As the race for Hualien County commissioner moves into the final stretch for Saturday's by-election, the Aboriginal vote -- which remains largely undecided -- has become a crucial factor that could end up favoring the dark horse.
"Hualien County's population is made up of four major ethnic groups: Hakka, Hokkien, Aborigines and mainlanders," said Wu Tsai-hsun (吳采勳), a veteran journalist with China Television stationed in Hualien.
Wu Tsai-hsun said that votes from the Hakka, Hokkien and mainlander groups have been largely secured by KMT maverick Wu Kuo-tung (吳國棟), the DPP's You Ying-lung (游盈隆) and the KMT-PFP alliance nominee Hsieh Shen-shan (謝深山) according to their campaign and party appeal. But, the journalist noted, the majority of Aboriginal voters have yet to show any clear preferences.
A Hakka himself, Wu Kuo-tung's strength in the county's Hakka community is unquestionable.
You is trying to pick up Hakka votes in addition to securing the DPP's traditional 30 percent support from Hokkien voters in the county.
Hsieh, with stumping from both KMT Chairman Lien Chan (
"The Aboriginal voters -- which make up to 23 percent of the Hualien population, or about 50,000 votes -- therefore will now become the crucial factor and have a direct bearing on the outcome of Saturday's election," Wu said.
To woo support and votes from the Aboriginal community, You has already promised in his campaign to offer NT$5,000 per month to the county's 200 Aboriginal chiefs so that they can provide better services to their communities.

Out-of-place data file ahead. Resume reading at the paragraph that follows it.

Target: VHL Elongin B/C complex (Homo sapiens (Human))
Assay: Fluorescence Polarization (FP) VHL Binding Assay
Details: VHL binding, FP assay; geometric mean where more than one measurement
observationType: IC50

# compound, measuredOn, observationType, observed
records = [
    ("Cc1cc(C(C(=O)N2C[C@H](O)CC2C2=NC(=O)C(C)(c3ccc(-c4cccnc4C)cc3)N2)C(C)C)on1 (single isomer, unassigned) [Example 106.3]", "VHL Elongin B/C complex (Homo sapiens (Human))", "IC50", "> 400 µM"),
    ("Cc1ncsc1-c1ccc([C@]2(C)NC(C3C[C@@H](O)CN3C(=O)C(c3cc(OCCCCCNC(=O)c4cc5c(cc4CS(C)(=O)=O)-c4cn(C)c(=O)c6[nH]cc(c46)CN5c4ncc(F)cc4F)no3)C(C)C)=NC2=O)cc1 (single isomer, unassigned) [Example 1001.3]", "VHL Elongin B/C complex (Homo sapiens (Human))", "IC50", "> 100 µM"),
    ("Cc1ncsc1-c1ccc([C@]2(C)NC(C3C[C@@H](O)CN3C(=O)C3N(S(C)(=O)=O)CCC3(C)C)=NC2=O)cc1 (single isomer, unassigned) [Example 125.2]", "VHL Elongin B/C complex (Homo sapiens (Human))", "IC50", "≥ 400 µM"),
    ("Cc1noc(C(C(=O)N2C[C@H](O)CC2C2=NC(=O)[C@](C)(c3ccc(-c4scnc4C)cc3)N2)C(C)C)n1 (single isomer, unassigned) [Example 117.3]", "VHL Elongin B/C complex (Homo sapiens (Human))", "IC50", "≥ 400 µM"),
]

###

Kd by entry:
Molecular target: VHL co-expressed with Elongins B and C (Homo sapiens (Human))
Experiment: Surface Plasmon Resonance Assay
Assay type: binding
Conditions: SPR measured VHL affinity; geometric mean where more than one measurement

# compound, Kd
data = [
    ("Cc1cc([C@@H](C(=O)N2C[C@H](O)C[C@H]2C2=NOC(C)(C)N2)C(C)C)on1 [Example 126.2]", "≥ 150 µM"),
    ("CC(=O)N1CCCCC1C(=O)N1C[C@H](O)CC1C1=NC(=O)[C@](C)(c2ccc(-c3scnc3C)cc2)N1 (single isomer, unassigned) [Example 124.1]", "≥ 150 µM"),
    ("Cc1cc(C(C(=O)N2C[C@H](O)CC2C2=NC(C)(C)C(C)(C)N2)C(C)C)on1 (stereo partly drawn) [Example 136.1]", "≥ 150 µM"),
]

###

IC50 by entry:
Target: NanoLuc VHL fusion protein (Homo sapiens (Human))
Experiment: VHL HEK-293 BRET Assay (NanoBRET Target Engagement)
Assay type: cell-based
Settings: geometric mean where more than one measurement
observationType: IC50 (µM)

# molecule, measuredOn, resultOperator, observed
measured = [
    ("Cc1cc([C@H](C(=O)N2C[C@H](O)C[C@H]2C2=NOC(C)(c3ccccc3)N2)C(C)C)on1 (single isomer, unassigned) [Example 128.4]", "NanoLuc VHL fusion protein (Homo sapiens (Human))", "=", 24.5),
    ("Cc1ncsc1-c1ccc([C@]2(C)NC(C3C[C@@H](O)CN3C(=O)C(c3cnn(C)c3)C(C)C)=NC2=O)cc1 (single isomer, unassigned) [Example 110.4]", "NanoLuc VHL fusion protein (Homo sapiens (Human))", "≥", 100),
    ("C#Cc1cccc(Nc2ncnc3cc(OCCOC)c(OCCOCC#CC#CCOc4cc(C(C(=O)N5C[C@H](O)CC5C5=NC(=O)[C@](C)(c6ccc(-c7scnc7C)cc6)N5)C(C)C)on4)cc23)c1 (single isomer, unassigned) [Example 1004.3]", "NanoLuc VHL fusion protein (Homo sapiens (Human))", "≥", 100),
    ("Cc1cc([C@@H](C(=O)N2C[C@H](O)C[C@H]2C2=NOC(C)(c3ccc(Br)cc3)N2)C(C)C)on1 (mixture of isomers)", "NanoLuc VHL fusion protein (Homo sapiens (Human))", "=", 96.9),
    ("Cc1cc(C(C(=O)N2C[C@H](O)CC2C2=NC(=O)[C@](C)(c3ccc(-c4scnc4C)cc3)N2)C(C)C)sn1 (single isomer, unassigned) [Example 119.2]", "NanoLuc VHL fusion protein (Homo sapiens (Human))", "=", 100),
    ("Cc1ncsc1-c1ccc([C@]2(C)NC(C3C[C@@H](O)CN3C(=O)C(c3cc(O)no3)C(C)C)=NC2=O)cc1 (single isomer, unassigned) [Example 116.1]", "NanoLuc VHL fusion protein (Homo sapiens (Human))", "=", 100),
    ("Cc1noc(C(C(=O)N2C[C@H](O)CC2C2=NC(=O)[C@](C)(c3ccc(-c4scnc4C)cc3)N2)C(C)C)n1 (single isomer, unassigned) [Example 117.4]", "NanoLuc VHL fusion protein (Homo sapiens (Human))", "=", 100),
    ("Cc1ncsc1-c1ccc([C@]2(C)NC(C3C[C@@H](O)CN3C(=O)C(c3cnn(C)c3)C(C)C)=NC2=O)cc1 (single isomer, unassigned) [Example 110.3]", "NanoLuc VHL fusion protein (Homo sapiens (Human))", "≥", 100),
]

You has also pledged to create 2,000 jobs for Aborigines.
In addition, Premier Yu Shyi-kun last Saturday announced that the Truku people (
In another bid to help boost You's candidacy in the Aboriginal communities, President Chen Shui-bian (
It is largely believed that Chen's visit to Hualien for a baseball game is meant to illustrate support and concern for the region's Aborigines and its baseball programs.
It is probably no accident that the visit comes in the wake of news that Tsao Chin-hui (
"East coast Aboriginal communities have long been staunch supporters of the pan-blue camp," Wu said. "But with the appealing pledges made by You, it is hard to predict who the Aboriginals' votes will eventually go to."
Meanwhile, Hsieh has also tried to portray himself as a "friend" of Aborigines. This past weekend, Hsieh, accompanied by both Lien and Soong, made frequent street processions through the regions' Aboriginal communities such Hsiulin and Sofang townships and took part in Aboriginal festivities.
With the approach of the election then, it seem that Aboriginals -- generally regarded as a minority and disadvantaged group -- have suddenly been propelled to the top of the heap and become the favorite of all political parties.